Hi Nick, I have a special place in my heart for those POTS folks with Hyperadrenergic POTS—
the form I had. It was so incredibly miserable—I’m sure you’re familiar with how it feels! The best way to diagnose it is to check catecholamines after lying down in a quiet place for about 30 minutes,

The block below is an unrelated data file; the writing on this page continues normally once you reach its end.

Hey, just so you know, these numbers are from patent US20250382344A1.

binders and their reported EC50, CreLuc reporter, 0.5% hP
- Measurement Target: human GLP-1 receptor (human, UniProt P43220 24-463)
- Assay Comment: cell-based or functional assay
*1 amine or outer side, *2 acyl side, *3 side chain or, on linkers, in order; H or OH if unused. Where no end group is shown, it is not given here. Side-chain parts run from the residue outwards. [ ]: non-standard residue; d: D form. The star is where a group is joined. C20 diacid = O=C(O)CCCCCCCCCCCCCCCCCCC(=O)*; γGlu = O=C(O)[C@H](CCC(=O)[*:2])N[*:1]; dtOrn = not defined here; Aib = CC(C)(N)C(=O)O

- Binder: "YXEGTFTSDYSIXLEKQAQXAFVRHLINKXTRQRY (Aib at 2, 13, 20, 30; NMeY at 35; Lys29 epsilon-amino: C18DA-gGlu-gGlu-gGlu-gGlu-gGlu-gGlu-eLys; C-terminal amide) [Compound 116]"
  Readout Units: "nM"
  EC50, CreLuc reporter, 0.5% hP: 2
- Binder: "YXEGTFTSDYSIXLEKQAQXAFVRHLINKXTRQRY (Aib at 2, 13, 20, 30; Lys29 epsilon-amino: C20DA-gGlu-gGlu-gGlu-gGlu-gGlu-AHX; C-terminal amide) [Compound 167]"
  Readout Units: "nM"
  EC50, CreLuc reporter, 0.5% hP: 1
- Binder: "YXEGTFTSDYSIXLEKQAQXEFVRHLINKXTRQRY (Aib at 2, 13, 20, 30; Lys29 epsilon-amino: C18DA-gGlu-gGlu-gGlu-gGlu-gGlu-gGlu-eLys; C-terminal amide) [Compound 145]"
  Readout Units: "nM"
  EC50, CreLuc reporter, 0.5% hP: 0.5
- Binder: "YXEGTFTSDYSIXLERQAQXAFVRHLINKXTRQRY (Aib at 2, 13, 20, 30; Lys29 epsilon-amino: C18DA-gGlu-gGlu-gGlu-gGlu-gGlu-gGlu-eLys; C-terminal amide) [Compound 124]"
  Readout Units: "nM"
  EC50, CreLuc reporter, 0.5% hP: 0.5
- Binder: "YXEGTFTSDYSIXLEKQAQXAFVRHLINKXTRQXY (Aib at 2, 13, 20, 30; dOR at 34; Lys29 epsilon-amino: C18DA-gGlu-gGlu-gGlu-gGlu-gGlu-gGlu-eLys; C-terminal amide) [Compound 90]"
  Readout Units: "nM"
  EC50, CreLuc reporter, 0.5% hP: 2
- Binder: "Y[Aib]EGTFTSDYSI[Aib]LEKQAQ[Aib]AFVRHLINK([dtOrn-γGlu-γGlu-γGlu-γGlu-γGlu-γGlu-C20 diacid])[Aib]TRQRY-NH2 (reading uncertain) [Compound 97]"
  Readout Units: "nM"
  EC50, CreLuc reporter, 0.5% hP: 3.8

then rechecking them after being vertical for 10 minutes. It is best to have the IV in place prior to drawing blood so that the needle stick doesn’t increase catecholamine levels. Hyperadrenergic POTS patients will have a pretty good surge of norepinephrine. You can get a pretty good feel for the diagnosis on a tilt table, as these folks will experience increased blood pressure upon tilt (and will be less likely to faint). Interestingly, my son was not hyperadrenergic (he had more of a neurocardiogenic syncope presentation) and my daughter was neither! She had a lower level of POTS, but still failed a tilt table test. Interesting that we are all in the same family. What it suggested to me was that perhaps the form of POTS was less important for treatment than what we initially thought (which turned out to be the case). I hope this helps!